Apologetics Ethics Perspective

Is Prepping Christian?

There’s nothing like being prepared. When circumstances change, there’s nothing like looking over your shoulder and seeing those things that you have made ready for such a time as this.

The old motto of the Boy Scouts was “Be prepared”. It was a virtue drilled into the minds of each one of the young men who was a Scout.

It was the way of my grandparents, and probably yours. They stored food for the winter. They had salted meat. They built dairies. They worked small farms with livestock. They planned ahead for bad times. They stockpiled weapons, ammunition, tools, and barter-able goods. For them, it wasn’t merely a way of life; it was the way to survival.

Our own government preps. We own tons of stored food, medicine, military apparatus, money, and you name it.

Most people understand that much of life is about being ready for the unexpected.

I am a delivery driver for the worlds biggest small package delivery company, by vocation. Part of my job is to train other drivers how to be safe in a career of miles of driving in various conditions. One of the mottos we use to help drivers remember to prepare for surprise conditions while driving is “be prepared, expect the unexpected”.

It just seems to make sense, common sense, to prepare for the future, whatever it may hold. In fact, I would say that proper preparation for future unknowns could be considered virtuous. I might even propose that this prepping, the modern version of what our grandparents did, is not merely virtuous but Christian.

I think we can look at why prepping is virtuous and Christian at least two ways. Two Christian moral standards that include prepping are Christian stewardship and responsibility.

Stewardship is something that many of us are familiar with, especially when it comes to our gifts. Peter said, “As each has received a gift, use it to serve one another, as good stewards of God’s varied grace:” (1 Peter 4:10, ESV) We are Biblically responsible to use our gifts to serve one another, as stewards of them.

It may be less familiar, but still recognizable to hear that we are also to practice good stewardship with all of God’s gracious gifts to us, even our money. Christ said, “There was a rich man who had a manager, and charges were brought to him that this man was wasting his possessions.” (Luke 16:1, ESV) In this parable we should be careful to not read into it something other than the main point, but we can at least say that the things that are truisms used to illustrate the main point in the parable, are also generally accepted truths. In this one, being wasteful of possessions is considered wrong.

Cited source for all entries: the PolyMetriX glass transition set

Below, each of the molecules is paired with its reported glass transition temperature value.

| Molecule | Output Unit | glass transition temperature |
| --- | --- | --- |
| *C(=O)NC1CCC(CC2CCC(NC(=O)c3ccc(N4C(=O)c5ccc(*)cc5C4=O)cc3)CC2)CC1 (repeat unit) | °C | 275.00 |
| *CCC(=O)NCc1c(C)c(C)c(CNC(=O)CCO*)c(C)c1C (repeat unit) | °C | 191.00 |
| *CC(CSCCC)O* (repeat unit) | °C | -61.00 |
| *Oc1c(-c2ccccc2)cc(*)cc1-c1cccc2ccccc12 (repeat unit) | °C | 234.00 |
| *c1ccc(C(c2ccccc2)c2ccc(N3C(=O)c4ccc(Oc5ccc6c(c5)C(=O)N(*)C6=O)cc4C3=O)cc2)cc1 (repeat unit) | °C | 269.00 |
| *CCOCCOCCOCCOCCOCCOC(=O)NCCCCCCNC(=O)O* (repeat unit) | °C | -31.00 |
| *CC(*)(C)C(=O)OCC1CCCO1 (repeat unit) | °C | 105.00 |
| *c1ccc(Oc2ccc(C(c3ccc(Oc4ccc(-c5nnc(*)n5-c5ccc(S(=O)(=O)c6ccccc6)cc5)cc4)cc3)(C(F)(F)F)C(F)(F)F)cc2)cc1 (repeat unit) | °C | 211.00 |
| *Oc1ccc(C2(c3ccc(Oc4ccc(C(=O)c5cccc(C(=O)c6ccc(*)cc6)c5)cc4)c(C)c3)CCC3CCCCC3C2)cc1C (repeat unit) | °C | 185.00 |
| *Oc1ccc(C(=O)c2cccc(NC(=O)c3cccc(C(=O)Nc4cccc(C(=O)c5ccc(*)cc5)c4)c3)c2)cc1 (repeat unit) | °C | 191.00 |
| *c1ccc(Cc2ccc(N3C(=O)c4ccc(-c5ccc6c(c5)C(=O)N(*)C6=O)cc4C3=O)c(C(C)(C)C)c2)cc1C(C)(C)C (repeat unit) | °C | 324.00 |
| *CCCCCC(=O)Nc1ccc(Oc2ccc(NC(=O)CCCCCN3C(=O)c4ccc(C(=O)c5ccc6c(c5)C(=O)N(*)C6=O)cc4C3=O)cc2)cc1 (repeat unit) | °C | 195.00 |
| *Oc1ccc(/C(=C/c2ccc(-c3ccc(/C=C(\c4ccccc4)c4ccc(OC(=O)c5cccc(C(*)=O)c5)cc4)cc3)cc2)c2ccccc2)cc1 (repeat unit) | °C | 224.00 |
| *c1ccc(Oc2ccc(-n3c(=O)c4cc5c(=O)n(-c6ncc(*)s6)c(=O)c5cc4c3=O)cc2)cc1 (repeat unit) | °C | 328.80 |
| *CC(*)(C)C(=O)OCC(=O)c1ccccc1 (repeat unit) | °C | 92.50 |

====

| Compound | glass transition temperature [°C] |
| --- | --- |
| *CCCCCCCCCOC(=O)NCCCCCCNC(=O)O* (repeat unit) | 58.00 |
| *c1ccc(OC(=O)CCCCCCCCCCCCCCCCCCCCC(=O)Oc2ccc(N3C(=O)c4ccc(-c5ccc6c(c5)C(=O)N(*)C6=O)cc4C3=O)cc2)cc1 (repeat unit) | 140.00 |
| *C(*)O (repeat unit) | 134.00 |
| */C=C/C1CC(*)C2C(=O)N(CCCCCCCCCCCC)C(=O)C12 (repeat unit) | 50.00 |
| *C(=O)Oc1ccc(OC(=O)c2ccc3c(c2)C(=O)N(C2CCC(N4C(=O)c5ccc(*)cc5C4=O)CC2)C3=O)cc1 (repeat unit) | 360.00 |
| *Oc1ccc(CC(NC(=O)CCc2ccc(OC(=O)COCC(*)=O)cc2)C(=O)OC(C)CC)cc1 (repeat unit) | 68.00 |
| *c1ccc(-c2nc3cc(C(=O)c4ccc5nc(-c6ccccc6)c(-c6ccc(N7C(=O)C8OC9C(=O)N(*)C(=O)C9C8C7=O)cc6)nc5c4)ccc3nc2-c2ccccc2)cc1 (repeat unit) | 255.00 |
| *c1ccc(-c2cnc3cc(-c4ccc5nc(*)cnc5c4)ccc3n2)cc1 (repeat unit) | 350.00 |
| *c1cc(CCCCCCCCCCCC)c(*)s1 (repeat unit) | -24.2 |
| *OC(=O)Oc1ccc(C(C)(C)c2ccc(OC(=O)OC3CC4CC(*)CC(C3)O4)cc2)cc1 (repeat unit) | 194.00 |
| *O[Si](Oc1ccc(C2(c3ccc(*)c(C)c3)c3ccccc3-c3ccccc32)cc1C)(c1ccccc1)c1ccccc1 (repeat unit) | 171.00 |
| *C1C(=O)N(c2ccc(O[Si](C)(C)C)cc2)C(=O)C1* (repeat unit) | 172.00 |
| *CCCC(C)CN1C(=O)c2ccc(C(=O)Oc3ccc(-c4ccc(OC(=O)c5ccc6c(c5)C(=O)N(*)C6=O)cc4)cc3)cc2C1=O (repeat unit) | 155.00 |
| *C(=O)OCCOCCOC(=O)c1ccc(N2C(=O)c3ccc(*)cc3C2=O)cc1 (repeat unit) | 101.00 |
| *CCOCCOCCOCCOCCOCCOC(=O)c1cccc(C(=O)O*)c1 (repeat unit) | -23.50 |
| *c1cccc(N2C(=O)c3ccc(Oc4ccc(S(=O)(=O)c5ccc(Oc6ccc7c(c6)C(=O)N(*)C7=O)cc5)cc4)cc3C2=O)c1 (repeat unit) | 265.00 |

We are accountable for those things God has graciously given us. Whether it be our gift of teaching or our worldly possessions, God calls us to be wise and not wasteful. Sometimes being wise means storing those extra necessities for later use, especially in view of coming hard times. This is illustrated in Genesis 41 as Joseph saves Egypt by storing up grain during the good years for use in the lean years. Prepping is a Biblical concept that has been around a long time.

Not only are we to be good stewards, we are responsible for the well being of our families and even our communities.

But if anyone does not provide for his relatives, and especially for members of his household, he has denied the faith and is worse than an unbeliever.” (1 Timothy 5:8, ESV)

That’s a pretty scathing indictment of anyone who would deny human responsibility in providing for his family. Can I ask, does that responsibility end with the normality of everyday life?

Unfortunately, some folks would answer, “yes”.

I have actually heard ‘preaching’ against prepping. Of course, to preach against something like prepping, there probably wasn’t much sermon prepping (pun intended). It’s hard to find Scripture that would condemn prepping as I have laid it out. The only way to do that is to build straw men and use unrelated texts to tear them down.

Most of the time preppers have machine guns, buried train cars full of ten ton of dried food, as well as an isolationist mentality, as far as some anti-prepper preaching is concerned. To hear some describe it, prepping is a denial of reality and living as though you can prep your family’s way through the Tribulation. That description on its own is far from reality.